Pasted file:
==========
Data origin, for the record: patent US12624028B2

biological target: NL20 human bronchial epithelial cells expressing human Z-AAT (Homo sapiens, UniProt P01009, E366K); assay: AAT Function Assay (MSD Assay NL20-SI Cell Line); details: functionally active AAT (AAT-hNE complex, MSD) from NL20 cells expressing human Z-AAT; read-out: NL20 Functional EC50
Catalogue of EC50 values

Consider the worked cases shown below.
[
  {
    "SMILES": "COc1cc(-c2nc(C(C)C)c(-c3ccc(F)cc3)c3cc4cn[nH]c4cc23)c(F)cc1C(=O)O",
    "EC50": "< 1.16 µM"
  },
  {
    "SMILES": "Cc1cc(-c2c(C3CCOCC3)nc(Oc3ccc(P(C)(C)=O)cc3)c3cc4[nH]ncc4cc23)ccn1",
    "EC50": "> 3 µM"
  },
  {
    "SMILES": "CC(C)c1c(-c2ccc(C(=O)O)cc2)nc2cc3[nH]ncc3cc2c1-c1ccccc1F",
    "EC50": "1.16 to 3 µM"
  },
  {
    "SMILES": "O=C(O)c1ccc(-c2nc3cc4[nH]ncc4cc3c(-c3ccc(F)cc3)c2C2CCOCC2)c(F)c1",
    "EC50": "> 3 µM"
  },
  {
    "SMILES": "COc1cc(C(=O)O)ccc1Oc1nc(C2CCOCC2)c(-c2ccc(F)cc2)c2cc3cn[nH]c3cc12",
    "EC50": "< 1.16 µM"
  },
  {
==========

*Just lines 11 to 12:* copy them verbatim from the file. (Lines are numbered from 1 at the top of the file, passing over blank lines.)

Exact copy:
    "SMILES": "Cc1cc(-c2c(C3CCOCC3)nc(Oc3ccc(P(C)(C)=O)cc3)c3cc4[nH]ncc4cc23)ccn1",
    "EC50": "> 3 µM"